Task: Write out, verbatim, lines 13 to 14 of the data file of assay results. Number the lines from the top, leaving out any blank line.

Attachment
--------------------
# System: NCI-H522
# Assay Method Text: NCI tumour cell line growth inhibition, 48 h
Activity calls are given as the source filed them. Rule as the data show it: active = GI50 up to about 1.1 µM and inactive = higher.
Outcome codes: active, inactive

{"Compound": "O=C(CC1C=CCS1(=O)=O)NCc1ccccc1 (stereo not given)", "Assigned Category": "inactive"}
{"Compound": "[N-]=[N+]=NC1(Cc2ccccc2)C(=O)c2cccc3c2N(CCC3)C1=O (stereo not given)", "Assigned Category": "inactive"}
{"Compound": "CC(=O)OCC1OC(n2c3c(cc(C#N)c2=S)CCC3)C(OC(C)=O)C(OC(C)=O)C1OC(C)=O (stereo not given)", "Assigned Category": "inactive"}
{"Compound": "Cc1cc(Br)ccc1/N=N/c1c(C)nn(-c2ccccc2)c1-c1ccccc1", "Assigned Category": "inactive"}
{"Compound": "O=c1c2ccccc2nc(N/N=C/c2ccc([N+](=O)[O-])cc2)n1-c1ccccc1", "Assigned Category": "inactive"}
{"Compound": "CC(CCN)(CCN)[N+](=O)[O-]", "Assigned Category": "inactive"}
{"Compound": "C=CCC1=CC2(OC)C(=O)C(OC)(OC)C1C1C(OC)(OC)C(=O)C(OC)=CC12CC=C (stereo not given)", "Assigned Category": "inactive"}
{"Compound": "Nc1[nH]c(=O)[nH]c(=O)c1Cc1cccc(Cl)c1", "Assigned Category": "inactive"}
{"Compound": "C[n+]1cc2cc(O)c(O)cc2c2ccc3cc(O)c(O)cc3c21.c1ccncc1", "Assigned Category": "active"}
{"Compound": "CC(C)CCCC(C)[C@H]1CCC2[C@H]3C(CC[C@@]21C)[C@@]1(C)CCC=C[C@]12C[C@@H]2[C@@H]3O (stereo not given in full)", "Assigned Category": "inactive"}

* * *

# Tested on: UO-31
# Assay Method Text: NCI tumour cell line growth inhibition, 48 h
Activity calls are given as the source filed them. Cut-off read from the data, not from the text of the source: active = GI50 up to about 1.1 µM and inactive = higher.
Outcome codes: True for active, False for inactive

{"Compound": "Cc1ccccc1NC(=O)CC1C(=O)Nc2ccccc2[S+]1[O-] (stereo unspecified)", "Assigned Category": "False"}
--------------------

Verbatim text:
{"Compound": "C[n+]1cc2cc(O)c(O)cc2c2ccc3cc(O)c(O)cc3c21.c1ccncc1", "Assigned Category": "active"}
{"Compound": "CC(C)CCCC(C)[C@H]1CCC2[C@H]3C(CC[C@@]21C)[C@@]1(C)CCC=C[C@]12C[C@@H]2[C@@H]3O (stereo not given in full)", "Assigned Category": "inactive"}